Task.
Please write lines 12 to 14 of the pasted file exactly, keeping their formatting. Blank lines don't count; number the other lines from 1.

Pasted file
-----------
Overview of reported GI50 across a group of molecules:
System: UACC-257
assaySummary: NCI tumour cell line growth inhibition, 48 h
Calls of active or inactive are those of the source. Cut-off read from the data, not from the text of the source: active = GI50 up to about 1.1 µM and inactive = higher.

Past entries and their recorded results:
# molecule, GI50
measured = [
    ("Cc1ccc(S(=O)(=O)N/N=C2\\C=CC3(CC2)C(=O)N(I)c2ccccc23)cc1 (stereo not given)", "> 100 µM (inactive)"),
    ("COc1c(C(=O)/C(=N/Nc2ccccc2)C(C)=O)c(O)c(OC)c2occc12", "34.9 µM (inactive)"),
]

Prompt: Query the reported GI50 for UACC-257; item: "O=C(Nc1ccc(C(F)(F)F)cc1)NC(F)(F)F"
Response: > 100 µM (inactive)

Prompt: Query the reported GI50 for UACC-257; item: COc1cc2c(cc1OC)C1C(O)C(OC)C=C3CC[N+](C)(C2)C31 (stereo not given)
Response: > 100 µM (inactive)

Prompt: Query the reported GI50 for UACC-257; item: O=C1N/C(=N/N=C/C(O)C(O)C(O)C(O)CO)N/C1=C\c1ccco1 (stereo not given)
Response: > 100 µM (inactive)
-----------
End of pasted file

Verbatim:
Response: > 100 µM (inactive)

Prompt: Query the reported GI50 for UACC-257; item: COc1cc2c(cc1OC)C1C(O)C(OC)C=C3CC[N+](C)(C2)C31 (stereo not given)
Response: > 100 µM (inactive)